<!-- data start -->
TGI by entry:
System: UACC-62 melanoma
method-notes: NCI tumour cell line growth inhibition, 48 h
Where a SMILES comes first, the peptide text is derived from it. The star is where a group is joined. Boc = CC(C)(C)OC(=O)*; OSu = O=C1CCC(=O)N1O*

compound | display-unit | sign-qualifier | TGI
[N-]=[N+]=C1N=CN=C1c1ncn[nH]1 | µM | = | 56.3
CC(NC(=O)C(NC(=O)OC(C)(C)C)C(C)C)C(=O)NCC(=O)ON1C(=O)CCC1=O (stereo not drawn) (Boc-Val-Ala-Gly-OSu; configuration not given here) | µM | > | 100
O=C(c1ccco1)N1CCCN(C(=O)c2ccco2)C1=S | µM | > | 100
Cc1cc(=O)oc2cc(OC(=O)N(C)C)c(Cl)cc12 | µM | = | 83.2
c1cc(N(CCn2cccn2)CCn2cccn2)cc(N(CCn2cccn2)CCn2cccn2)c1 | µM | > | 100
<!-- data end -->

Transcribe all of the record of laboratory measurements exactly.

TGI by entry:
System: UACC-62 melanoma
method-notes: NCI tumour cell line growth inhibition, 48 h
Where a SMILES comes first, the peptide text is derived from it. The star is where a group is joined. Boc = CC(C)(C)OC(=O)*; OSu = O=C1CCC(=O)N1O*

compound | display-unit | sign-qualifier | TGI
[N-]=[N+]=C1N=CN=C1c1ncn[nH]1 | µM | = | 56.3
CC(NC(=O)C(NC(=O)OC(C)(C)C)C(C)C)C(=O)NCC(=O)ON1C(=O)CCC1=O (stereo not drawn) (Boc-Val-Ala-Gly-OSu; configuration not given here) | µM | > | 100
O=C(c1ccco1)N1CCCN(C(=O)c2ccco2)C1=S | µM | > | 100
Cc1cc(=O)oc2cc(OC(=O)N(C)C)c(Cl)cc12 | µM | = | 83.2
c1cc(N(CCn2cccn2)CCn2cccn2)cc(N(CCn2cccn2)CCn2cccn2)c1 | µM | > | 100